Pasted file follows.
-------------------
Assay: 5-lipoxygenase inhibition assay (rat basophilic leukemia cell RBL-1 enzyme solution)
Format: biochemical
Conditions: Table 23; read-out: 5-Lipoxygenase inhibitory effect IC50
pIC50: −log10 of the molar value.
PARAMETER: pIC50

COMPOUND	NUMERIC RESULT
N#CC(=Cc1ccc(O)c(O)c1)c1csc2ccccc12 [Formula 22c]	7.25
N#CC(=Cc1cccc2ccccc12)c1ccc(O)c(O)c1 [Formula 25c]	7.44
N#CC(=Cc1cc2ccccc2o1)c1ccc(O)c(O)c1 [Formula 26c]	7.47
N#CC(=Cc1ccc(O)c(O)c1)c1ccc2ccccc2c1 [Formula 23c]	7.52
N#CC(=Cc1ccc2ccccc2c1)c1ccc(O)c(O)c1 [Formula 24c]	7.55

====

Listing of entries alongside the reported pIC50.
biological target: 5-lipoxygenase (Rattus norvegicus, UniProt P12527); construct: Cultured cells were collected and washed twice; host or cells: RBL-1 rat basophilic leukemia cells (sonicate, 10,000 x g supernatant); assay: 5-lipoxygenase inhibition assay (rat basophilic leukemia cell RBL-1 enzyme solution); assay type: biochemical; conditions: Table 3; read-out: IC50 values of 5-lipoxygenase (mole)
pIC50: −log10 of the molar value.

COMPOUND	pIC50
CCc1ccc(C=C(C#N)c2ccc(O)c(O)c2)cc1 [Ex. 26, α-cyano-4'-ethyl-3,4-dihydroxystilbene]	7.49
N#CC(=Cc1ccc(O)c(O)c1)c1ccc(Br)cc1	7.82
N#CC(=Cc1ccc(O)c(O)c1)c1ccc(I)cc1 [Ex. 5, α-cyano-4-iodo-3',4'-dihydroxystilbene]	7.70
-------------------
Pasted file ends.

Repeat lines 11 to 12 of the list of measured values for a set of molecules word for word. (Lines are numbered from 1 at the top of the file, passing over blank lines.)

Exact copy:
N#CC(=Cc1ccc2ccccc2c1)c1ccc(O)c(O)c1 [Formula 24c]	7.55

====